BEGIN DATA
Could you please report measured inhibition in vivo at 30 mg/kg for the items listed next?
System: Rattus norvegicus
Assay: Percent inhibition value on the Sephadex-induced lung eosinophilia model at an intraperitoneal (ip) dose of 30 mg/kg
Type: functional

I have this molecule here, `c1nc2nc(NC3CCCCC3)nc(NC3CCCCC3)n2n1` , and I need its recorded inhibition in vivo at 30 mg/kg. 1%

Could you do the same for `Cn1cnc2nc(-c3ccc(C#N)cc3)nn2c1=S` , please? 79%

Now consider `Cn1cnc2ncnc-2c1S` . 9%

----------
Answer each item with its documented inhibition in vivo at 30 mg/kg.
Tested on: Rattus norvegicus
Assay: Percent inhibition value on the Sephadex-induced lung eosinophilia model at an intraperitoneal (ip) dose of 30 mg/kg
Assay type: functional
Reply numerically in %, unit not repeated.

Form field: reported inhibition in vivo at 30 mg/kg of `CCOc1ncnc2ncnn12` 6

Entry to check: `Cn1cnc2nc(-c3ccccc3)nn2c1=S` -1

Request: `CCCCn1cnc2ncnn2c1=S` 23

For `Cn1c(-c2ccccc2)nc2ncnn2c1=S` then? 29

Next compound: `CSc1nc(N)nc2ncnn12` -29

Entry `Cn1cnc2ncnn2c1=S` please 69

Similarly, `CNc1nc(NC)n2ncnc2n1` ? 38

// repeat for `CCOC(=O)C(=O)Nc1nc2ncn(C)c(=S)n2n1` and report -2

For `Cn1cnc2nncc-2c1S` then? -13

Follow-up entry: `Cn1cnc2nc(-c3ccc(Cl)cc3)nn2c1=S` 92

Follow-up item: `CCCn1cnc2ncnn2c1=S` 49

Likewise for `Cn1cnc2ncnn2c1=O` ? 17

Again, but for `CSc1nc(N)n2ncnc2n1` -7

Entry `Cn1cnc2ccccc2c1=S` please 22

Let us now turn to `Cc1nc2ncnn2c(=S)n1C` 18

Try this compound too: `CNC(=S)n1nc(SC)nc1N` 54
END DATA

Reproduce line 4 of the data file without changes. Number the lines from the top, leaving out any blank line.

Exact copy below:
Type: functional